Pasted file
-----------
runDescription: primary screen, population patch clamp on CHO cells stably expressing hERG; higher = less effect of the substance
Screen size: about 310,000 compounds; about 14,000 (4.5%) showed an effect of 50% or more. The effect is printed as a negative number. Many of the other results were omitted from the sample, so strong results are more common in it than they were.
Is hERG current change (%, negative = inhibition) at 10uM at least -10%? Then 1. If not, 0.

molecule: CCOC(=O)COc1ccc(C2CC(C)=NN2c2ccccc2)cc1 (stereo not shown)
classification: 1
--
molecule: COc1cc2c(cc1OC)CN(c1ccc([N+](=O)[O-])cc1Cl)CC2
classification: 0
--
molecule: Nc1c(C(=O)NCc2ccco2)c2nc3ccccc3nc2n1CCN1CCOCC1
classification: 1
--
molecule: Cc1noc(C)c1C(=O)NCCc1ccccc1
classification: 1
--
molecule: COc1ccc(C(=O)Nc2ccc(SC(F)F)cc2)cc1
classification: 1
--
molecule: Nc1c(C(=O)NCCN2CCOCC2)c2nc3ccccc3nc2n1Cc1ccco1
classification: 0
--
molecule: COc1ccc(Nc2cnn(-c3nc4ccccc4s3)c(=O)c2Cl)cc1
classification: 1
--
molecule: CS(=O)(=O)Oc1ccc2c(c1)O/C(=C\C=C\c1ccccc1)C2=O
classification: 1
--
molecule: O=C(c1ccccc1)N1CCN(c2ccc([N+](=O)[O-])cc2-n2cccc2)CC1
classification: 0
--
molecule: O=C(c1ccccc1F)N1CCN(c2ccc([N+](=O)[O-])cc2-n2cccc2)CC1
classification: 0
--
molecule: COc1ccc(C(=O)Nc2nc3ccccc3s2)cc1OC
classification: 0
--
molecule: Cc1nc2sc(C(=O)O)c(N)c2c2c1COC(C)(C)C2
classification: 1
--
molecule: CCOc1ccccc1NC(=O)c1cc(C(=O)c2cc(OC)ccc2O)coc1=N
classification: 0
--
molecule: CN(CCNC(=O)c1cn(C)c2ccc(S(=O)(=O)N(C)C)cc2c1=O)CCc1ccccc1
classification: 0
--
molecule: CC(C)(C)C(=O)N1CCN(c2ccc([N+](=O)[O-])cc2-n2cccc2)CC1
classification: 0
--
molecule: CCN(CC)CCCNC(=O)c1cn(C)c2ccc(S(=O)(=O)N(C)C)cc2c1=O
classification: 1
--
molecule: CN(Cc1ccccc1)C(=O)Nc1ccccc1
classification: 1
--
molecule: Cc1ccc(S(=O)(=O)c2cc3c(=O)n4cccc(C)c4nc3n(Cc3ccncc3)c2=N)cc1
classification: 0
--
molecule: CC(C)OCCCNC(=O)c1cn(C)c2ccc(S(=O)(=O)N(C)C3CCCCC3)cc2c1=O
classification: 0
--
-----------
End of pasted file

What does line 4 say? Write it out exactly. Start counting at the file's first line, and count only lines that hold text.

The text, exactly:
molecule: CCOC(=O)COc1ccc(C2CC(C)=NN2c2ccccc2)cc1 (stereo not shown)